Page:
Review; The Chalk Circle Man by Fred Vargas


Esta entrada es bilingüe, para ver la versión en castellano desplazarse hacia abajo

Vintage, 2010 (Paperback Edition). First published in Great Britain in 2009 by Harvill Secker. Translated from the French by Siân Reynolds. First published with the title L’Homme aux cercles bleus in 1996. ISBN: 978-0-099-48897-2. 256 pages.

The Chalk Circle Man is the first book featuring Jean-Baptiste Adamsberg. Originally published in 1996, it was translated into English in 2009 by Siân Reynolds and won that same year the CWA Duncan Lawrie International Dagger.

When we first meet Jean-Baptiste Adamsberg “he had just been appointed to Paris ‘commissaire’ of the Police headquarters in the 5th ‘arrondissement’. And on day twelve, he is on his way to his new office, on foot.”

“As a child, Jean-Baptiste Adamsberg had run around barefoot in the stony foothills of the Pyrenees. …. In the police station where he had started working at twenty-five, they had called him ‘the wild child’.”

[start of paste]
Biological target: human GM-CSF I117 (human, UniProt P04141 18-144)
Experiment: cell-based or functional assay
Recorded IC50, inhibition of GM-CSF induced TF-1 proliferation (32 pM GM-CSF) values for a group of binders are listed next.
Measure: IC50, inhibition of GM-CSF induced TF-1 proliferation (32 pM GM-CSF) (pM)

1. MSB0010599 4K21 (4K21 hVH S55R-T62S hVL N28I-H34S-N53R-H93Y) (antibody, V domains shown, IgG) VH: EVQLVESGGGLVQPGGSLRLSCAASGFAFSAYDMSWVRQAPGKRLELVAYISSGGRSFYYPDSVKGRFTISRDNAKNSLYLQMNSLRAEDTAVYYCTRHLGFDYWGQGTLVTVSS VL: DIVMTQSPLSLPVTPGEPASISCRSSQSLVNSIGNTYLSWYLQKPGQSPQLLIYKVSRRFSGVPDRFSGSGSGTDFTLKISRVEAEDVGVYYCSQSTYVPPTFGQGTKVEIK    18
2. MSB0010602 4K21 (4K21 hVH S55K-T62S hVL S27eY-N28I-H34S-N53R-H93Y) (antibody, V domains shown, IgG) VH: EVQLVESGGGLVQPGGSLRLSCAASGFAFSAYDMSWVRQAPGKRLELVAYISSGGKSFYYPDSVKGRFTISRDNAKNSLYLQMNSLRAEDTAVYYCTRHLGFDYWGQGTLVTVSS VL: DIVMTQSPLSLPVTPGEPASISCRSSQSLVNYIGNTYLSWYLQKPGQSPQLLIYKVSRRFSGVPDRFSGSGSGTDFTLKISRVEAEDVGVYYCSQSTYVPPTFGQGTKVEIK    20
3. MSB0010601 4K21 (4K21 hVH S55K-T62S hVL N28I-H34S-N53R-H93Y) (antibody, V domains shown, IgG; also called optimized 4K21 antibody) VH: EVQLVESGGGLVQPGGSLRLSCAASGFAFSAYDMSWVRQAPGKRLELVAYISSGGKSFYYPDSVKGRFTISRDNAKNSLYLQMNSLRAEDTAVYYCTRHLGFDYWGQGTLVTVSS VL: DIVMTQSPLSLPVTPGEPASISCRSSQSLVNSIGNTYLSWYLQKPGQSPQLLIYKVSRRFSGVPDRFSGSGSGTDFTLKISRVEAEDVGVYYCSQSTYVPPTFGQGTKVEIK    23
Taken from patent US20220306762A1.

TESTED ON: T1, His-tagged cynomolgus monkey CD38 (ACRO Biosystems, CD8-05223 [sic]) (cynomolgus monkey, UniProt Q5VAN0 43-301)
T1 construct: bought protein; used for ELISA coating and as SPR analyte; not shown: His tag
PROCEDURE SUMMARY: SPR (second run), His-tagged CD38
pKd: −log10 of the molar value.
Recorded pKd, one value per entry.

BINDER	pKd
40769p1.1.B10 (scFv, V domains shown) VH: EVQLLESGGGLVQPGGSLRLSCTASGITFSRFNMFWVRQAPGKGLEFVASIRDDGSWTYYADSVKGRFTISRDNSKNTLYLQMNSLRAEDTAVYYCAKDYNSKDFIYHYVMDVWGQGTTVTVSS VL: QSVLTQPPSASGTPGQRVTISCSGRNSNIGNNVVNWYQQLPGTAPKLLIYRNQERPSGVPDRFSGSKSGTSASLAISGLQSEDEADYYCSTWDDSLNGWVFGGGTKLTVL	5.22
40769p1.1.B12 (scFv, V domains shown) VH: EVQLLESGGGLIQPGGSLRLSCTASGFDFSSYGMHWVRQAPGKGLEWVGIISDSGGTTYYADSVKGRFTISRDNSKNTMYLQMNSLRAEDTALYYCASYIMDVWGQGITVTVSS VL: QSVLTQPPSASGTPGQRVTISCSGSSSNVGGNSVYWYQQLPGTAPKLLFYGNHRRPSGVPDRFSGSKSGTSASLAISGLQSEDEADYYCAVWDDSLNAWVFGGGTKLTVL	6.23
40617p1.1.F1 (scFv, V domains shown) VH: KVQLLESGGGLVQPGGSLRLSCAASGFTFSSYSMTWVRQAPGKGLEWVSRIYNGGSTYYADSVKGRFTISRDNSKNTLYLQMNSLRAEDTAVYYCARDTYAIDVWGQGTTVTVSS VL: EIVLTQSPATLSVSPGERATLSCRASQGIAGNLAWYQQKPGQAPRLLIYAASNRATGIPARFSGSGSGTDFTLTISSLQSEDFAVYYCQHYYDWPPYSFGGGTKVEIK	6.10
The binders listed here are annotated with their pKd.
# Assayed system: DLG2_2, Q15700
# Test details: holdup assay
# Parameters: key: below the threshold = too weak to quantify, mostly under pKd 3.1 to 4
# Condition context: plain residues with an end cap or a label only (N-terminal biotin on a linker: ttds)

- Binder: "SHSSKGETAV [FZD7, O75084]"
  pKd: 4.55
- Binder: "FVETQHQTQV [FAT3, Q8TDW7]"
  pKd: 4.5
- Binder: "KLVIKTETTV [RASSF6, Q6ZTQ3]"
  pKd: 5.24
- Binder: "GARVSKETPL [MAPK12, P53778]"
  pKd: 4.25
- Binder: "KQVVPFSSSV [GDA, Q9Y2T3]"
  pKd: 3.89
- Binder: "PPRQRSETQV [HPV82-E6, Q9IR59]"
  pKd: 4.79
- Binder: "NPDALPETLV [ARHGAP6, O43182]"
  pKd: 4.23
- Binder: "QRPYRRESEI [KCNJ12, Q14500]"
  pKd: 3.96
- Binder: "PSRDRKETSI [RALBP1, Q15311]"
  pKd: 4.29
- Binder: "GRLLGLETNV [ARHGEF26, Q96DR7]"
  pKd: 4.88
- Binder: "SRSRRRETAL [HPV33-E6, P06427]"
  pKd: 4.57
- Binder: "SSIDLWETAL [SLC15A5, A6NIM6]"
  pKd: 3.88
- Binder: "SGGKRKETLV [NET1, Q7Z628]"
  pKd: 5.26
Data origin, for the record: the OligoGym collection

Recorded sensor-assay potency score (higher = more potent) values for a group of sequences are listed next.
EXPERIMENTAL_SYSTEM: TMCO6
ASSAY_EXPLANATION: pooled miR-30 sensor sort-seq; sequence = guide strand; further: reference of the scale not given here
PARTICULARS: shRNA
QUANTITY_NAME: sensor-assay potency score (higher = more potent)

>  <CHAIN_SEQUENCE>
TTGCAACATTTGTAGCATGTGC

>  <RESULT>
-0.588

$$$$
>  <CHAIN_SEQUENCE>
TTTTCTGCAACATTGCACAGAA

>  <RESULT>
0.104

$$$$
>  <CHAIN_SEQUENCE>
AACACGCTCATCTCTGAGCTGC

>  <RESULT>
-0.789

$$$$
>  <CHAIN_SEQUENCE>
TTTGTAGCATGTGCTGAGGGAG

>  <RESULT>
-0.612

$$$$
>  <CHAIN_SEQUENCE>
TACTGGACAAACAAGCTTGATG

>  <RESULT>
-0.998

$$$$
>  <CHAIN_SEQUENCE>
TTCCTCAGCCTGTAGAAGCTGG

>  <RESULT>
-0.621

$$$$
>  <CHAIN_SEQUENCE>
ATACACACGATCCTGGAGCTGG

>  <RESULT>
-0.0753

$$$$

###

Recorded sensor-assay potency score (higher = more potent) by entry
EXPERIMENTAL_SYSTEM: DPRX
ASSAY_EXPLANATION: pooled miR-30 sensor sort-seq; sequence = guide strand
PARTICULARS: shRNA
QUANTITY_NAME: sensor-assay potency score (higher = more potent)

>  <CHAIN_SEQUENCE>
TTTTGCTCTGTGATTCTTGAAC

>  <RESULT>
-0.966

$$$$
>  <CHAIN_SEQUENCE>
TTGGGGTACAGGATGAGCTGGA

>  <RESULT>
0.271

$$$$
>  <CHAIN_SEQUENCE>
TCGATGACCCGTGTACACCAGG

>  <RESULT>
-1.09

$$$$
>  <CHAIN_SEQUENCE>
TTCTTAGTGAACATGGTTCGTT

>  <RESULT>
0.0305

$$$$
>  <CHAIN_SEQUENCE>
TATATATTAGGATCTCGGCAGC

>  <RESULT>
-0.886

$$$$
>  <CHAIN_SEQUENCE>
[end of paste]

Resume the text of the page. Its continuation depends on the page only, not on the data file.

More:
“So the wild child who had solved four murders found himself promoted to inspector, then to ‘commissaire’, but he was still inclined to doodle for hours, resting pieces of paper on his knees, scoring the fabric of his nondescript trousers. Two weeks ago, he had been offered a posting to Paris. He had left behind him office walls covered with graffiti which he had scribbled there over the last twenty years, without ever getting tired of life.”    

Of his inspectors at present, his favourite was Adrien Danglard, a man who dressed impeccably in order to compensate for his unprepossessing looks and pear-shaped figure. Danglard like a drink and didn’t seem too reliable after about four in the afternoon, or even earlier sometimes.”